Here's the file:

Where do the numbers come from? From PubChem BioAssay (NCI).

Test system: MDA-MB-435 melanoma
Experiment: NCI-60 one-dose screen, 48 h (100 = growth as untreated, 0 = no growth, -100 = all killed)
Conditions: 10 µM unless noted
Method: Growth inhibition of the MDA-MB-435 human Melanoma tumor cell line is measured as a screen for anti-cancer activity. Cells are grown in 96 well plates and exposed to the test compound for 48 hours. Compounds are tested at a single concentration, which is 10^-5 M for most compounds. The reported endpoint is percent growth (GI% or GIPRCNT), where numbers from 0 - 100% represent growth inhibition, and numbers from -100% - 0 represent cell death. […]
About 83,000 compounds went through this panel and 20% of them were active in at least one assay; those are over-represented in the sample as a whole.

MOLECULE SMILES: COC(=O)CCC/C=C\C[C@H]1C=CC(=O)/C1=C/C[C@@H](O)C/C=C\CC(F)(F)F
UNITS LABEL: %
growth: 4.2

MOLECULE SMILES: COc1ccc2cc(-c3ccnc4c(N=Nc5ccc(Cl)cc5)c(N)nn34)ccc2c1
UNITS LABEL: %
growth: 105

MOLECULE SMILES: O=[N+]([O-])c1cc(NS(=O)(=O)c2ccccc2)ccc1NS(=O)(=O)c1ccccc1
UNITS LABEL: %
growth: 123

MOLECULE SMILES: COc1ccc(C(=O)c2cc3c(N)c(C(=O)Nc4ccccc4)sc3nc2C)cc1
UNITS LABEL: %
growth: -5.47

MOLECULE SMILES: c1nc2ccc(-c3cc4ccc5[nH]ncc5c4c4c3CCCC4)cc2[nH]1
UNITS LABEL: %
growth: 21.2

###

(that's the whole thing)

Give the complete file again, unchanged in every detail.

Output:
Where do the numbers come from? From PubChem BioAssay (NCI).

Test system: MDA-MB-435 melanoma
Experiment: NCI-60 one-dose screen, 48 h (100 = growth as untreated, 0 = no growth, -100 = all killed)
Conditions: 10 µM unless noted
Method: Growth inhibition of the MDA-MB-435 human Melanoma tumor cell line is measured as a screen for anti-cancer activity. Cells are grown in 96 well plates and exposed to the test compound for 48 hours. Compounds are tested at a single concentration, which is 10^-5 M for most compounds. The reported endpoint is percent growth (GI% or GIPRCNT), where numbers from 0 - 100% represent growth inhibition, and numbers from -100% - 0 represent cell death. […]
About 83,000 compounds went through this panel and 20% of them were active in at least one assay; those are over-represented in the sample as a whole.

MOLECULE SMILES: COC(=O)CCC/C=C\C[C@H]1C=CC(=O)/C1=C/C[C@@H](O)C/C=C\CC(F)(F)F
UNITS LABEL: %
growth: 4.2

MOLECULE SMILES: COc1ccc2cc(-c3ccnc4c(N=Nc5ccc(Cl)cc5)c(N)nn34)ccc2c1
UNITS LABEL: %
growth: 105

MOLECULE SMILES: O=[N+]([O-])c1cc(NS(=O)(=O)c2ccccc2)ccc1NS(=O)(=O)c1ccccc1
UNITS LABEL: %
growth: 123

MOLECULE SMILES: COc1ccc(C(=O)c2cc3c(N)c(C(=O)Nc4ccccc4)sc3nc2C)cc1
UNITS LABEL: %
growth: -5.47

MOLECULE SMILES: c1nc2ccc(-c3cc4ccc5[nH]ncc5c4c4c3CCCC4)cc2[nH]1
UNITS LABEL: %
growth: 21.2

###